Documentary Looks at Operation Whitecoat

Kimberly Luste Maran interviewed Colonel Randall Larsen, USAF (Ret.) about his documentary Operation Whitecoat (Filmmaker talks about documentary on Adventist volunteers in Army's "Operation Whitecoat",, 21 June 2016). The article begins:

"Operation Whitecoat" is a documentary that tells the story of more than 2,300 Adventist, noncombatant conscientious objectors who volunteered for biodefense research studies from 1954-1973. These patriots are described as showing extraordinary commitment to their religious principles and great courage to participate in tests that produced outcomes reaching far beyond Army biodefense.
Through 151 medical studies during 19 years, a vast amount of data was gathered on naturally-occurring diseases. Thought the project is not without some controversy, thirteen important vaccines still used around the world were developed and tested for safety and efficacy during Operation Whitecoat. Vaccines still in use today include Yellow Fever, Hepatitis A, Plague, Tularemia, Typhus, Rift Valley Fever, Q Fever, Venezuelan Equine Encephalitis, Western Equine Encephalitis, Eastern Equine Encephalitis, Rocky Mountain Spotted Fever, Chikungunya, and Adenovirus.

Maran and Larsen wrap-up the interview with the following two exchanges:

Who do you hope watches this, and why?
I made the film as a tribute to the commitment, courage, and contributions of the Whitecoats. The Whitecoats and their families are the primary audience. We also hope that the members of the Seventh-day Adventist Church will learn more about these extraordinary men, and hope that the church will use the film as a teaching tool to facilitate discussion on non-combatant conscientious objectors, ethics, and service to one's community and country. We eventually hope to take this inspiring story to a broad audience who have not yet heard about Whitecoats, and who have little knowledge of the Adventist Church.
How can people watch the documentary film?
This film is available for purchase; for more information and to watch a trailer, go to:

To read the complete interview, visit

Adventist History Podcast: Civil War, Part 1

Matthew Lucio, host of the Adventist History Podcast, recently posted an episode on the American Civil War (episode linkFacebook link).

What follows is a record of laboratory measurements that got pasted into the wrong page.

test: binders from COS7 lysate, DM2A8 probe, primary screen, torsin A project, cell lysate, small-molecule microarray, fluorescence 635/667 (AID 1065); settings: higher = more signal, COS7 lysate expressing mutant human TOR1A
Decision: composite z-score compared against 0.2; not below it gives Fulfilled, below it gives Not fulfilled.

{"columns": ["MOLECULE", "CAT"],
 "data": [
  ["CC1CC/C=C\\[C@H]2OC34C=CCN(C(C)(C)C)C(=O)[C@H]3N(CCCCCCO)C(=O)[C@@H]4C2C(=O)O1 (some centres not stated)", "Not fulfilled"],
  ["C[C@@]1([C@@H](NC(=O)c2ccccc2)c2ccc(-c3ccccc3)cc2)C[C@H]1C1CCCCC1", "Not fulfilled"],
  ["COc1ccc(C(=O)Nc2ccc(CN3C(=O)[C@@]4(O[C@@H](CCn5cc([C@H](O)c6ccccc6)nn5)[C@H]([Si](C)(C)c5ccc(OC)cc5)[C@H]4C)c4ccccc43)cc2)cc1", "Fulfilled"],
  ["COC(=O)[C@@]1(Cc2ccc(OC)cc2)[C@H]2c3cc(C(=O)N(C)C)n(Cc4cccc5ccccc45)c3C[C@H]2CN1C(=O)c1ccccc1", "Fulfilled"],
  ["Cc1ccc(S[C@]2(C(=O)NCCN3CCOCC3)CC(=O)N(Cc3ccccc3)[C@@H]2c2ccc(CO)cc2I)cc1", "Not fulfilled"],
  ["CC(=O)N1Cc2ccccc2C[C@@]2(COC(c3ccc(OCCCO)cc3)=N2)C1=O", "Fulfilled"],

Episode 19: The War Between the States

In this episode, we learn about how the new Seventh-day Adventist Church coped with the American Civil War.

An important part of the early story was an editorial James White wrote about the draft. I was glad to hear Lucio cover this aspect of the church’s struggle. One meaningful reaction against White’s argument — which was to follow the state’s orders because the moral blame lies on the government that commanded it — was someone who pointed out this was the exact logic the church was arguing against in the context of Sunday laws. Clearly, there were good reasons to oppose James’ early views on the topic.

The amount of debate demonstrates that there were mixed views in the early group about how Adventists should respond to war and the draft. However, the denomination’s official stance became clear:

May 17, 1865… While we thus cheerfully render to Caesar the things which the Scriptures show to be his, we are compelled to decline all participation in acts of war and bloodshed as being inconsistent with the duties enjoined upon us by our divine Master toward our enemies and toward all mankind.

(GC declaration quoted from Douglas Morgan, “The Beginnings of a Peace Church: Eschatology, Ethics, and Expedience in Seventh‐day Adventist Responses to the Civil War,”Andrews University Seminary Studies 45, no. 1 [Spring 2007]: 36.)

That this pronouncement was prescriptive and not entirely descriptive is most certainly true.

For more on Adventists and the Civil War, see these resources.